At a young age Scottish actor Stuart McGugan (78) caught the acting bug. Even though it seemed like a long shot at the time, growing up in the Scottish village of Letham, Angus, he can now look back on a successful career as an actor in renowned television series such as It Ain’t Half Hot Mum, Tutti Frutti and Hamish Macbeth.
Stuart began his working life as a journalist, before the start of his official acting career. “I got thrown out of my school and took on a job as a reporter for the local newspaper,” he clarifies. “That lead to writing articles for not only local papers, but also district papers and national papers. Eventually I ended up, much to my amazement, as a sub-editor at the Daily Mail in London. But as a kid I loved drama and there were quite a lot of opportunities for me to practice acting. Every Boy Scouts group and each Sunday school had their own acting group or concert party. Even the local Young Farmers Association had a drama club! So as a schoolboy I did a lot of drama. I don’t exactly know why I wanted to be an actor, having grown up as the son of a farmer. But I’m very glad I did!”
Getting into drama school
“When I was about 16 or 17 years old, I tried to get into a drama school in Glasgow. But because of my checkered past at school, I couldn’t get any funding from the government to study acting. And my father, a very wise man, point blank refused to give me any money to become an actor. But approximately three and a half years later I reapplied to the drama school and I did manage to get in. Because at that point I’d been working for more than three years and was considered a ‘mature student’. Which at the time meant my fees and other costs would be indirectly paid for by the Scottish taxpayer’s money. So it all worked out for me in the end.”
West coast Scottish humour
As Stuart looks back on his career, which spans over five decades, he particularly remembers having a great time working on the comedy series It Ain’t Half Hot Mum and on BBC Scotland’s Tutti Frutti, alongside Emma Thompson, Robbie Coltrane and Maurice Roëves. “The scripts for the series Tutti Frutti were fantastic. They were written by a brilliant writer called John Byrne. I remember getting them delivered at home in a huge parcel, and reading in bed for over two and half hours. I laughed so hard that afterwards I was sore all over! It was real west coast Scottish humour,” he fondly recalls. “I’m glad to have worked on series with some wonderful scripts. When it comes to taking up an acting job or not, a good script is usually the main deciding factor.”
Making the officers laugh
“Before working on Tutti Frutti, in the 70’s and early 80’s, I had a fun time playing Gunner Mackintosh in It Ain’t Half Hot Mum. All the actors who played the soldiers tried their best to make the actors playing the officers laugh and mess up a take. We only occasionally reached that goal. But Windsor Davies (playing the strict Sergeant-Major) quite often managed to get us, and especially Don Estelle (Gunner Lofty Sugden), to burst out laughing! Also, the writers of the series, David Croft and Jimmy Perry, were just genius when it comes to writing the dialogue for the characters. Especially in It Ain’t Half Hot Mum and Dad’s Army. They would write the lines in such a way, that it would fit the actor who played the character. For instance, you’d be having a normal conversation with Croft and Perry in the rehearsal room… and then a while later you’d read the script for a new episode, where your character would say the exact same thing you once told them in real life. David and Jimmy remembered all that stuff and used it for your character. Therefore, as time went on, the space between the characters and the actors would become smaller and smaller.”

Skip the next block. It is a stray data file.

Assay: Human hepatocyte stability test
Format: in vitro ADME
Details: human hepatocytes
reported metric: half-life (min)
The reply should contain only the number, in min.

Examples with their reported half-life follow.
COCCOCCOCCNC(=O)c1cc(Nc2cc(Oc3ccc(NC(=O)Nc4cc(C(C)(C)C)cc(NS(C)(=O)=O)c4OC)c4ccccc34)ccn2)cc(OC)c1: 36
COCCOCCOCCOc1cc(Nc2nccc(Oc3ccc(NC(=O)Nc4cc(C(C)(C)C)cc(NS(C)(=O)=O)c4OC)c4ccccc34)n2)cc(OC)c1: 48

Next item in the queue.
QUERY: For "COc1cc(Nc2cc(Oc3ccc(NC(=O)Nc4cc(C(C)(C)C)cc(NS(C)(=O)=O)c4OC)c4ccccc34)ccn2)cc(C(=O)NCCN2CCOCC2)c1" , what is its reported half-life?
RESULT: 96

Nowadays the Scotsman is still busy, having recently recorded an entire book for Spotify of the famous ‘Aesop’s Fables’ in Scots Verse. His son Mitch McGugan, who is both a trained classical violinist and a heavy metal drummer, provided the music on it. The 78-year-old actor is also taking up his old profession again for a more personal matter: writing his own biography. “Many actors write their memoirs at the tail end of their career. Over the past fifty years I’ve done a whole variety of things… Ranging from acting, both on screen and in the theatre, to presenting the children’s programme Play School. So there is a lot to recall and write about. The main theme in my biography will be the disasters and odd or bizarre things that happened to me and my fellow colleagues over the years. They’re usually far more interesting than the good things!”
Advice for young actors
With tons of experience in the British entertainment industry, are there any particular pearls of wisdom that Stuart wants to hand down to the up-and-coming generation of actors? “Not that they’d pay any attention,” he jests. “But with the state of the industry now and the fragile nature of the business, I’d advise them to get a degree in something else, before becoming an actor. Also, having a bit of ‘F-you-money’, as we affectionately call it in the business, comes in handy. By that I mean having a pile of money that allows you the luxury of saying no to the more crappy acting jobs. Because if you resent having to do a job, you’re going to do a crap job. So if you have the money and the opportunity, it’s great to be able to pick and choose the roles you take on.”
– Follow Stuart on Twitter here.
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